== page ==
Cloud SQL for MySQL FAQ


What is Google Cloud SQL?
Google Cloud SQL is an easy-to-use service that delivers fully managed SQL databases in the cloud. Google Cloud SQL provides either MySQL or PostgreSQL databases. Cloud SQL for PostgreSQL is currently in Beta release.
What are the benefits of using Google Cloud SQL?
Cloud SQL lets you hand off to Google the mundane, but necessary and often time consuming tasks — like applying patches and updates, managing backups and configuring replications — so you can put your focus on building great applications. And because we use standard wire protocols, it’s easy to connect from just about any application, anywhere.
Which database versions are available with Google Cloud SQL? How are updates managed?

For Cloud SQL for MySQL, Second Generation instances support MySQL 5.6 and 5.7; First Generation instances support MySQL 5.5 and MySQL 5.6. Minor version updates are deployed as they are released, with no further action required on your part. For more information about updates, see What kind of maintenance shutdowns should I expect with my instance?.

To see the current version of your instance, go to the Google Cloud Platform Console, select your instance and view the Properties. Or, you can use the gcloud sql instances describe command.

Does Google Cloud SQL support all database features?
Google Cloud SQL supports most common features of MySQL. For a list of all differences between standard MySQL and the functionality Cloud SQL provides, see Differences between Google Cloud SQL and standard MySQL functionality.
Are there any size or QPS limits?
There are no queries per second (QPS) limits for Google Cloud SQL instances. However, there are connection, size, and App Engine specific limits in place.

Cloud SQL instances limits

Limit MySQL First Generation instances MySQL Second Generation instances PostgreSQL instances Notes
Concurrent connections Determined by tier 4,000 100
Enqueued connection requests 100 N/A N/A First Generation instances only. Incoming connection requests are briefly queued before the connection is established. The queue can accept only 100 incoming connection requests.
Storage size 250 GB Up to 10,230 GB, depending on machine type Up to 10,230 GB, depending on whether the instance has dedicated or shared vCPUs. It is possible to increase individual First Generation instance limits up to 500 GB for customers with a Silver or higher Google Cloud support package.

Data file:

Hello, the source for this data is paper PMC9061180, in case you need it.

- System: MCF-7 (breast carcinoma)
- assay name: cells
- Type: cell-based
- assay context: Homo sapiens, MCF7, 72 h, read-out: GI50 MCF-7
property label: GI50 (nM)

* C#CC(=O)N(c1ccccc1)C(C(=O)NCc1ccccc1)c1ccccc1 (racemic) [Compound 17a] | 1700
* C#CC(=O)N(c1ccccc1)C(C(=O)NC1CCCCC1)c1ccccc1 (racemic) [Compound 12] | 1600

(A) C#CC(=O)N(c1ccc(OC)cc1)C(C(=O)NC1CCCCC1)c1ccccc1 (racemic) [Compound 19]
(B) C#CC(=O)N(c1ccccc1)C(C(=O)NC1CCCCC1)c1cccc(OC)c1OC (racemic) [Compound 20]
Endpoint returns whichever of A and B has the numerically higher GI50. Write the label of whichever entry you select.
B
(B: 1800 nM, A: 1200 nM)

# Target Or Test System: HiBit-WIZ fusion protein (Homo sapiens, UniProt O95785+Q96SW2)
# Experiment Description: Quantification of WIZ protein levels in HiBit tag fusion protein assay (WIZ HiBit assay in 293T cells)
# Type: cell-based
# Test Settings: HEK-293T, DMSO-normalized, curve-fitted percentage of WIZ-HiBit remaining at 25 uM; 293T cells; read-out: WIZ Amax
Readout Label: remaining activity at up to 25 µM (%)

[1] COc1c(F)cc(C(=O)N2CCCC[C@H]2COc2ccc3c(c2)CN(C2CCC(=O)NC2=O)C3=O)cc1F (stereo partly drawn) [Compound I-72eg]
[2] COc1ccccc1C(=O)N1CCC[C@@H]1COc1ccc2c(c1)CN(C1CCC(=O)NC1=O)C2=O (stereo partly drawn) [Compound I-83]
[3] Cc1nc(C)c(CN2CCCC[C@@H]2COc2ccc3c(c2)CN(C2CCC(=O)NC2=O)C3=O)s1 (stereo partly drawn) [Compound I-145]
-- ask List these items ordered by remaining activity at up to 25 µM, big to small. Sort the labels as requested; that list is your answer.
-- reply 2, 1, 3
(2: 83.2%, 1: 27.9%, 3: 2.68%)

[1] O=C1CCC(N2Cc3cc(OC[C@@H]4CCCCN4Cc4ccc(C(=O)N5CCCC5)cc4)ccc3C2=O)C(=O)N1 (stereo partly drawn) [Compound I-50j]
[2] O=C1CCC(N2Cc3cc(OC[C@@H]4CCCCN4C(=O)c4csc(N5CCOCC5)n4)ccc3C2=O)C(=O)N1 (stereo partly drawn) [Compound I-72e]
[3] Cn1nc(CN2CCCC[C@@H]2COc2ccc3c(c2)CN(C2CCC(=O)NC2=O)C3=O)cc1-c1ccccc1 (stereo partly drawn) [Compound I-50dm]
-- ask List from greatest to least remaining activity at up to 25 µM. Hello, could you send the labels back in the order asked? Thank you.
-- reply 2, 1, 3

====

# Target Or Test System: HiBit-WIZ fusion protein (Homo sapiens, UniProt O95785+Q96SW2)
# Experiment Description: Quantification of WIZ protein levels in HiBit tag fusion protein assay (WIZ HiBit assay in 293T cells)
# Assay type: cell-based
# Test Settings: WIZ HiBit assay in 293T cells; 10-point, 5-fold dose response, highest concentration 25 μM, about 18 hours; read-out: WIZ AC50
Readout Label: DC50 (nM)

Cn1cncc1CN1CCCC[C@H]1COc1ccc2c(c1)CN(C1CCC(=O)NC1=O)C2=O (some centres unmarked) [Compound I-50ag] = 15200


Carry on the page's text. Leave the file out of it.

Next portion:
Google App Engine Limits

Requests from Google App Engine applications to Google Cloud SQL are subject to the following time and connection limits:

  • For apps running in the Google App Engine standard environment, all database requests must finish within the HTTP request timer, around 60 seconds. For apps running in the flexible environment, all database requests must finish within 24 hours.
  • Offline requests like cron tasks have a time limit of 10 minutes.
  • Requests to Google Cloud SQL have limitations based on the scaling type of the App Engine module and how long an instance can remain in memory (residence).
  • Each App Engine instance running in a standard environment cannot have more than 12 concurrent connections to a Google Cloud SQL instance.

Google App Engine applications are also subject to additional App Engine quotas and limits as discussed on the Quotas page.

How can I be notified when there are any changes to Google Cloud SQL?
You can sign up for the google-cloud-sql-announce forum where we post announcements and news about Google Cloud SQL.
How do I report a bug, request a feature, or ask a question?
You can report bugs and request a feature on our google-cloud-sql-discuss group. You can ask a question in Stack Overflow. For other support options, see the Google Cloud SQL Support page.

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Getting Started

What is the best MySQL tool to use for managing my instance?
There are a variety of MySQL tools available for Google Cloud SQL. For executing simple statements, you can use the MySQL Command-Line Tool. For executing more complicated tasks or to use a richer database development environment, you can try Toad for MySQL or MySQL Workbench. For more information, see Admin and Reporting Tools.
What storage engine should I use?
For MySQL Second Generation instances, InnoDB is the only storage engine supported. For MySQL First Generation instances, the InnoDB storage engine is recommended, because it provides stronger data consistency guarantees.

If you have a mysqldump file where all your tables are in MyISAM format, you can convert them to InnoDB format by piping the file through a sed script:

mysqldump --databases [DATABASE_NAME] \
--hex-blob --default-character-set=utf8 | sed 's/ENGINE=MyISAM/ENGINE=InnoDB/g' > [DATABASE_FILE].sql